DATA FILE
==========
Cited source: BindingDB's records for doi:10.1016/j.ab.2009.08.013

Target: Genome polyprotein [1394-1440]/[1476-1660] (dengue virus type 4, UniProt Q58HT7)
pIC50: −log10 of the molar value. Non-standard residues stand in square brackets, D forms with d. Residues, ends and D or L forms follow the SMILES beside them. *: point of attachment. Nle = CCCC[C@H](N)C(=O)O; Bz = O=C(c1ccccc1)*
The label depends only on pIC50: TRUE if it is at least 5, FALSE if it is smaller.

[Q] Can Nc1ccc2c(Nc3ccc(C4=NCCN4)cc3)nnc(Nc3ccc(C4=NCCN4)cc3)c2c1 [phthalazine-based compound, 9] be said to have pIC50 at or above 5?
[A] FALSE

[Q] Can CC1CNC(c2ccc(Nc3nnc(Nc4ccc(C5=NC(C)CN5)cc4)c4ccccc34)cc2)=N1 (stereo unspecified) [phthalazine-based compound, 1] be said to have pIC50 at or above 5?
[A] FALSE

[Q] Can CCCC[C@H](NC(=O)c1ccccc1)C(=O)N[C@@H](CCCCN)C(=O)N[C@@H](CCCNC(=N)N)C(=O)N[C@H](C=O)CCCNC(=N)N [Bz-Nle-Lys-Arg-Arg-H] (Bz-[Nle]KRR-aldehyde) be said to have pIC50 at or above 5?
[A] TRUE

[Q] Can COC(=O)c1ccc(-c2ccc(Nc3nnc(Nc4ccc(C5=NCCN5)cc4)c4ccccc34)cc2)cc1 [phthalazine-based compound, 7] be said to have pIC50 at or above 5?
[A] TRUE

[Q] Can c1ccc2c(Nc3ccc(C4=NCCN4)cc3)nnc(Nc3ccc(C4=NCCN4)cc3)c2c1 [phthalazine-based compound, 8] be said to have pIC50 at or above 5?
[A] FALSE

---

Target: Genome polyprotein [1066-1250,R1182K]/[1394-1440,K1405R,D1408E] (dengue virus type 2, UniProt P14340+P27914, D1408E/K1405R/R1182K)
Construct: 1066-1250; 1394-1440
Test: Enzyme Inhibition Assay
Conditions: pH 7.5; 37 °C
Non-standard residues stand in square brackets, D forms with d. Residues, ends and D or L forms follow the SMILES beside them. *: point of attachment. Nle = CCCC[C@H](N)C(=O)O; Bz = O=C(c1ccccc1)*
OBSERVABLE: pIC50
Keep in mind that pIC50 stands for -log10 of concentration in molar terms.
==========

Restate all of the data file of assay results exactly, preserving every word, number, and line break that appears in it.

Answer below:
Cited source: BindingDB's records for doi:10.1016/j.ab.2009.08.013

Target: Genome polyprotein [1394-1440]/[1476-1660] (dengue virus type 4, UniProt Q58HT7)
pIC50: −log10 of the molar value. Non-standard residues stand in square brackets, D forms with d. Residues, ends and D or L forms follow the SMILES beside them. *: point of attachment. Nle = CCCC[C@H](N)C(=O)O; Bz = O=C(c1ccccc1)*
The label depends only on pIC50: TRUE if it is at least 5, FALSE if it is smaller.

[Q] Can Nc1ccc2c(Nc3ccc(C4=NCCN4)cc3)nnc(Nc3ccc(C4=NCCN4)cc3)c2c1 [phthalazine-based compound, 9] be said to have pIC50 at or above 5?
[A] FALSE

[Q] Can CC1CNC(c2ccc(Nc3nnc(Nc4ccc(C5=NC(C)CN5)cc4)c4ccccc34)cc2)=N1 (stereo unspecified) [phthalazine-based compound, 1] be said to have pIC50 at or above 5?
[A] FALSE

[Q] Can CCCC[C@H](NC(=O)c1ccccc1)C(=O)N[C@@H](CCCCN)C(=O)N[C@@H](CCCNC(=N)N)C(=O)N[C@H](C=O)CCCNC(=N)N [Bz-Nle-Lys-Arg-Arg-H] (Bz-[Nle]KRR-aldehyde) be said to have pIC50 at or above 5?
[A] TRUE

[Q] Can COC(=O)c1ccc(-c2ccc(Nc3nnc(Nc4ccc(C5=NCCN5)cc4)c4ccccc34)cc2)cc1 [phthalazine-based compound, 7] be said to have pIC50 at or above 5?
[A] TRUE

[Q] Can c1ccc2c(Nc3ccc(C4=NCCN4)cc3)nnc(Nc3ccc(C4=NCCN4)cc3)c2c1 [phthalazine-based compound, 8] be said to have pIC50 at or above 5?
[A] FALSE

---

Target: Genome polyprotein [1066-1250,R1182K]/[1394-1440,K1405R,D1408E] (dengue virus type 2, UniProt P14340+P27914, D1408E/K1405R/R1182K)
Construct: 1066-1250; 1394-1440
Test: Enzyme Inhibition Assay
Conditions: pH 7.5; 37 °C
Non-standard residues stand in square brackets, D forms with d. Residues, ends and D or L forms follow the SMILES beside them. *: point of attachment. Nle = CCCC[C@H](N)C(=O)O; Bz = O=C(c1ccccc1)*
OBSERVABLE: pIC50
Keep in mind that pIC50 stands for -log10 of concentration in molar terms.